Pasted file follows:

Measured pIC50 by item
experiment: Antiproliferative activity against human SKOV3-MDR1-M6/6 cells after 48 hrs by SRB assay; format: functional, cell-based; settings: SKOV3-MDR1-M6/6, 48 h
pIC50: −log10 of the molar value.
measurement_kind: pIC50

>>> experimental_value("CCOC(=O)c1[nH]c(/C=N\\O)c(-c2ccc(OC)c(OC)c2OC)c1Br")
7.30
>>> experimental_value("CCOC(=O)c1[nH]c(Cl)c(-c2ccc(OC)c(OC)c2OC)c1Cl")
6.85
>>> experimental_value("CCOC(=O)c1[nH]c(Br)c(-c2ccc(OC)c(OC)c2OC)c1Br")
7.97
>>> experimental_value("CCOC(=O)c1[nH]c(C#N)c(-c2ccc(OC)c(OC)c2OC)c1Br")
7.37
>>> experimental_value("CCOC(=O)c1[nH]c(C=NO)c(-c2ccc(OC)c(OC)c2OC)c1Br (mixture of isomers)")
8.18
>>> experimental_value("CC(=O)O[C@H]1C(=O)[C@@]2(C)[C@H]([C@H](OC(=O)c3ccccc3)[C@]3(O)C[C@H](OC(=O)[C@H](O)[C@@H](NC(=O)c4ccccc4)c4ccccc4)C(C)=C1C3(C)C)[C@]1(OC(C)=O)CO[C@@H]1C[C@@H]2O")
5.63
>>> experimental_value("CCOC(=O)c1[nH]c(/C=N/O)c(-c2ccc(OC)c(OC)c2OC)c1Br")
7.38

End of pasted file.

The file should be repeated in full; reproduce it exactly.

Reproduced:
Measured pIC50 by item
experiment: Antiproliferative activity against human SKOV3-MDR1-M6/6 cells after 48 hrs by SRB assay; format: functional, cell-based; settings: SKOV3-MDR1-M6/6, 48 h
pIC50: −log10 of the molar value.
measurement_kind: pIC50

>>> experimental_value("CCOC(=O)c1[nH]c(/C=N\\O)c(-c2ccc(OC)c(OC)c2OC)c1Br")
7.30
>>> experimental_value("CCOC(=O)c1[nH]c(Cl)c(-c2ccc(OC)c(OC)c2OC)c1Cl")
6.85
>>> experimental_value("CCOC(=O)c1[nH]c(Br)c(-c2ccc(OC)c(OC)c2OC)c1Br")
7.97
>>> experimental_value("CCOC(=O)c1[nH]c(C#N)c(-c2ccc(OC)c(OC)c2OC)c1Br")
7.37
>>> experimental_value("CCOC(=O)c1[nH]c(C=NO)c(-c2ccc(OC)c(OC)c2OC)c1Br (mixture of isomers)")
8.18
>>> experimental_value("CC(=O)O[C@H]1C(=O)[C@@]2(C)[C@H]([C@H](OC(=O)c3ccccc3)[C@]3(O)C[C@H](OC(=O)[C@H](O)[C@@H](NC(=O)c4ccccc4)c4ccccc4)C(C)=C1C3(C)C)[C@]1(OC(C)=O)CO[C@@H]1C[C@@H]2O")
5.63
>>> experimental_value("CCOC(=O)c1[nH]c(/C=N/O)c(-c2ccc(OC)c(OC)c2OC)c1Br")
7.38